Not sure what your looking for, but the case looks pretty generic. You should have a "Power" switch, "Reset" switch, & probably "Speaker" connections on your motherboard. Maybe there is some USB/Audio connections somewhere, but don't see them in the picture. The bottom portion of your picture is usually where the "Manufacturer" name is and usually is just a sticker, so there really isn't any connection there.
* What mobo do you have?
I am using this case to test various mobos recovered from community amenity centres.
Currently using some ECS K7S5A's and that is where I want to make sure the front panel connectors go to the correct pins.
Usually the connectors are labeled and the mobo's usually have them labeled too, so normally it isn't too hard to figure it out. Otherwise you'll have to look up the manual online (usually from the manufacturer's website).
It usually looks like the picture below, not sure if your familiar or not with the mobo manuals or not??
Here's from the ECS website manual for the K7s5a pro mobo:
Front Panel Connector
The front panel connector (FP1) provides a standard set of switch and LED connectors commonly found on ATX or micro-ATX cases. Refer to the table below for information: Link for manual download!
FP1 (Front Panel 1)
Numbers below are the pin numbers on the FP1:
Hard disk LED (positive)
MSG LED [dual color or single color (+)]
Hard disk active LED (negative)
MSG LED [dual color or single color (-)]
The connections to be made include Power LED (2 wires in a 3 pin connector), Speaker (2 wires in a 4 pin connector), and three which have 2 wires in 2 pin connectors - Reset SW, S/B SW (What is this one?), HDD LED.
S/B SW(I belive is the Power switch, IIRC)
HDD LED (is the HD activity LED connection)
The 2 wires in a 3 pin connector is just that the case has an older setup. I think they used to be 3 pin connectors, but now they only need 2, IIRC. The 2 wires in the 4 pin Speaker connector is different and may just be the way they used to be, not certain on that one. I recently had to snip off the extra connectors and just manually put on each single connector onto the right connection point on the mobo. You might/might not have this option.
I think little harm can come from trial and error.
The power and reset switches can be connected either way.
The led switches need proper orientation, or the led will not work. The positive side should be colored, the ground should be white, I think. The positive side might also have a small raised delta on one side of the connector. If you connect it the wrong way the led won't work, but no harm will be done, just reverse them and see if it works that way.
You do not need a case to check out a motherboard and it's parts.
Just put it on a dry piece of cardboard, and install the parts.
The generic switch is nice, but you can power up the board just by shorting the two power on pins with a screwdriver. A momentary contact is all that is needed to start it up. The other leads are not necessary.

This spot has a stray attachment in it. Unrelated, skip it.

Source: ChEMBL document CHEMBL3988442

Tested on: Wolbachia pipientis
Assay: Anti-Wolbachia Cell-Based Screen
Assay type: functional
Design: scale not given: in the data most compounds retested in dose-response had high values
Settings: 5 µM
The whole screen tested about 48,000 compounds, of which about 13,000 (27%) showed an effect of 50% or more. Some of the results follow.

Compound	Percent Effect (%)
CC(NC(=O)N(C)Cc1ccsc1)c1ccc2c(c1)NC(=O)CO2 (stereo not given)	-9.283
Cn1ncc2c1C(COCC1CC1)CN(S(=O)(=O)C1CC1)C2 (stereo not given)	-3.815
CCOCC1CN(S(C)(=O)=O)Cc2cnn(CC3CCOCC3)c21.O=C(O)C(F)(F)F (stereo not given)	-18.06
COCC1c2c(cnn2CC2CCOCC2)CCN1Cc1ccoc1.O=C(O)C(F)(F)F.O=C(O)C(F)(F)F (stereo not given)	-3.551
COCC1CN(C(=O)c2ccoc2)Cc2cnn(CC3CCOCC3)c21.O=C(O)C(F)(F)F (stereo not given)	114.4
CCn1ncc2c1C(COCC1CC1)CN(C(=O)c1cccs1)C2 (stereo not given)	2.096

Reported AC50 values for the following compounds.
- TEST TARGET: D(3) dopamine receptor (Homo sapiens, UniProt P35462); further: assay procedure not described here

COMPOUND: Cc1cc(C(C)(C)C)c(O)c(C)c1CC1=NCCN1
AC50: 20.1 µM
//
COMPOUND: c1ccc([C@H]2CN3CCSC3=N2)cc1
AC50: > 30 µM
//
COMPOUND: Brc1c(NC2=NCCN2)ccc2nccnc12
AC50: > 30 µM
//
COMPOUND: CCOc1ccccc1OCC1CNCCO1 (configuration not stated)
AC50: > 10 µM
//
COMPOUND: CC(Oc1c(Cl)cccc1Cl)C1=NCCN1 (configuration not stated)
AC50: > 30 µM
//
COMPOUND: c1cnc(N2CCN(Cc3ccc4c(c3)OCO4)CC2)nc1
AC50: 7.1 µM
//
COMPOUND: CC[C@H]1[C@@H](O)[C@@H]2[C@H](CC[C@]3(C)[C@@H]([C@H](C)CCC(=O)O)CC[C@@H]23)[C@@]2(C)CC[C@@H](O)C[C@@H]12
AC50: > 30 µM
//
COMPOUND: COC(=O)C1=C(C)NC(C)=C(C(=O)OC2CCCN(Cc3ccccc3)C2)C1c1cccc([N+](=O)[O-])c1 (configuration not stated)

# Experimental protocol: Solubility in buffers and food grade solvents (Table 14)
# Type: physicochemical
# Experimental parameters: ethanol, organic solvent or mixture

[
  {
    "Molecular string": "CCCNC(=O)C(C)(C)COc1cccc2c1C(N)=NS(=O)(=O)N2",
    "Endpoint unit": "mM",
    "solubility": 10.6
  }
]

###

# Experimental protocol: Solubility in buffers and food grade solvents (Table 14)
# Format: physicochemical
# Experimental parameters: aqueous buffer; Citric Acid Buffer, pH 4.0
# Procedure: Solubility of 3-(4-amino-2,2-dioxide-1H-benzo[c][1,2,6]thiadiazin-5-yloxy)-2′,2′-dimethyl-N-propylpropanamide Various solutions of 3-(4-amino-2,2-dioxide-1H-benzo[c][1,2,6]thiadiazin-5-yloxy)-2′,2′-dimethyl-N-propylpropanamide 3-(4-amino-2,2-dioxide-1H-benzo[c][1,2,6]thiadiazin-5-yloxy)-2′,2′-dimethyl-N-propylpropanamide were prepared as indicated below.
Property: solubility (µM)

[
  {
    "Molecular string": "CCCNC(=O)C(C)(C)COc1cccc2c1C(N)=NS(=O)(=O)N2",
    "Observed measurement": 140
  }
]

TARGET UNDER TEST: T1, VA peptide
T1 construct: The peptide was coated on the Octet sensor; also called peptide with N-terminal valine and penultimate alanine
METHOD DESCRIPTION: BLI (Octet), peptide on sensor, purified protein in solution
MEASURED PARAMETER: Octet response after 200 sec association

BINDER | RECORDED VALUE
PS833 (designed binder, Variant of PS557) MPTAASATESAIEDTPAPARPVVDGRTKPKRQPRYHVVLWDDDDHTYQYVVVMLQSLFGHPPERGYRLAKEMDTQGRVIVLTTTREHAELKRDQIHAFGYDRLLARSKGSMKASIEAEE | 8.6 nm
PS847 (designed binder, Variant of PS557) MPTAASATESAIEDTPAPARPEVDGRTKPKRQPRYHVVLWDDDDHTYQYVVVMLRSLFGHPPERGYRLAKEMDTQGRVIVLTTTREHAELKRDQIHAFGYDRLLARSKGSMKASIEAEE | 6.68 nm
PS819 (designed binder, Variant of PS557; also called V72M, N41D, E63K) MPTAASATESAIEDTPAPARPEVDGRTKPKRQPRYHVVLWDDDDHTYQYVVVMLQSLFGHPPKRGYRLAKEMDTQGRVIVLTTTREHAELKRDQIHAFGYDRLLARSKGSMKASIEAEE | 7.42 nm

When you say install the parts cpu's are already on the boards.
As to the rest I presume you mean barebones, i.e. PSU, RAM, Video Card, Screen, Mouse, Keyboard and Hard Drive. Anything more or less?
Yeah you don't need to install the mobo's into the case at all. Just put on a non-conductive surface (cardboard works well) and hook all of the necessary parts (CPU, CPU HSF, PSU, Memory, GPU) and turn the power on, by shorting out the power switch pins. This way you don't waste any extra time screwing in the mobo's and trying to hook up all of the parts inside of the case.
The cpu heat sink, in particular is best mounted while the mobo is outside of the case.
On a new build, I test the cpu/heatsink/ram/psu and video card to check that it will post before putting it in the case.
Usually, you have to remove the video card, and disconnect the psu before putting the mobo in the case.
I will also try to connect the front panel headers to the mobo while it is partially out of the case. Those pins are very hard to see and plug in if the mobo is already mounted.
As always, ground yourself to the case before touching anything else.
One of the pieces of advice I have been given is to use a silver oxide compound thermal heatsink paste to seal CPU and heatsink. Does one do that with the CPU already in the motherboard socket?
The thermal material such as AS-5 or MX-2 are used between the heat sink and the cpu to make a good thermal connection. Go to the arctic silver web site for a pictorial on how to apply it.
Push pin coolers can be tricky to install.
A bad installation can lead to higher temperatures, and even cpu throttling.
With the pc powered down, gently rock the cooler to see if it is on solid, or if it wobbles a bit.
Push pin coolers are best installed while the motherboard is outside of the case.
You need to be able to look at the back of the board to verify that
all 4 pins are completely through and locked.
Play with the pins on the cooler first, so you can see exactly how they work.
Read the instructions that came with your retail cpu.
When pushing down on the pins, do a diagonal pair first.
If you don't, it is hard to get the last pin in.
Don't forget to clean the parts and reapply fresh thermal compound every time.
Don't try to reuse the TIM.
Rubbing alcohol is OK as a cleaner.
I use a paper coffee filter to clean with because it is lint free.
Any name brand TIM should be OK(as-5, Mx-2, etc.)
When applying the TIM, don't use too much, because it can act as an insulator.
Don't apply too little, either, because it won't spread and fill the microscopic
imperfections in the surfaces. A dollop about the size of a grain
of rice should be about right.